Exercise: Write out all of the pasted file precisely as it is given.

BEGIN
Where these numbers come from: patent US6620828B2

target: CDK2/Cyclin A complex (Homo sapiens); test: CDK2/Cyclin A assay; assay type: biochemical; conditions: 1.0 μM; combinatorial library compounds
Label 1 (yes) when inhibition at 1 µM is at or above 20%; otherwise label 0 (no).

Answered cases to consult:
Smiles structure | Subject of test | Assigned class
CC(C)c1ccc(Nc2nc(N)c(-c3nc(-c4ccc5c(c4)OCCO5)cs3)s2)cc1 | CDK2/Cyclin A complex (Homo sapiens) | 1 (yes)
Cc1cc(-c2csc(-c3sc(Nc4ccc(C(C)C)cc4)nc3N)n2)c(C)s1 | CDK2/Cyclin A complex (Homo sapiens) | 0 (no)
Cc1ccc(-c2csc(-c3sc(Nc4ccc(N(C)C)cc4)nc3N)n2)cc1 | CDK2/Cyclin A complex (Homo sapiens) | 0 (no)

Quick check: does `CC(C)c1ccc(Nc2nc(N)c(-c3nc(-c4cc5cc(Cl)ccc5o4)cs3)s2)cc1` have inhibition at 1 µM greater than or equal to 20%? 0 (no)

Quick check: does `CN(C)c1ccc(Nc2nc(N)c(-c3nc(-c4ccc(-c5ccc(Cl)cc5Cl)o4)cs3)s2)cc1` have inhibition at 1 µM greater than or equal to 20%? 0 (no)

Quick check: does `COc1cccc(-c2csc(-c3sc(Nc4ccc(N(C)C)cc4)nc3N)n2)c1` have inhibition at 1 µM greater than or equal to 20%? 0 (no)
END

Where these numbers come from: patent US6620828B2

target: CDK2/Cyclin A complex (Homo sapiens); test: CDK2/Cyclin A assay; assay type: biochemical; conditions: 1.0 μM; combinatorial library compounds
Label 1 (yes) when inhibition at 1 µM is at or above 20%; otherwise label 0 (no).

Answered cases to consult:
Smiles structure | Subject of test | Assigned class
CC(C)c1ccc(Nc2nc(N)c(-c3nc(-c4ccc5c(c4)OCCO5)cs3)s2)cc1 | CDK2/Cyclin A complex (Homo sapiens) | 1 (yes)
Cc1cc(-c2csc(-c3sc(Nc4ccc(C(C)C)cc4)nc3N)n2)c(C)s1 | CDK2/Cyclin A complex (Homo sapiens) | 0 (no)
Cc1ccc(-c2csc(-c3sc(Nc4ccc(N(C)C)cc4)nc3N)n2)cc1 | CDK2/Cyclin A complex (Homo sapiens) | 0 (no)

Quick check: does `CC(C)c1ccc(Nc2nc(N)c(-c3nc(-c4cc5cc(Cl)ccc5o4)cs3)s2)cc1` have inhibition at 1 µM greater than or equal to 20%? 0 (no)

Quick check: does `CN(C)c1ccc(Nc2nc(N)c(-c3nc(-c4ccc(-c5ccc(Cl)cc5Cl)o4)cs3)s2)cc1` have inhibition at 1 µM greater than or equal to 20%? 0 (no)

Quick check: does `COc1cccc(-c2csc(-c3sc(Nc4ccc(N(C)C)cc4)nc3N)n2)c1` have inhibition at 1 µM greater than or equal to 20%? 0 (no)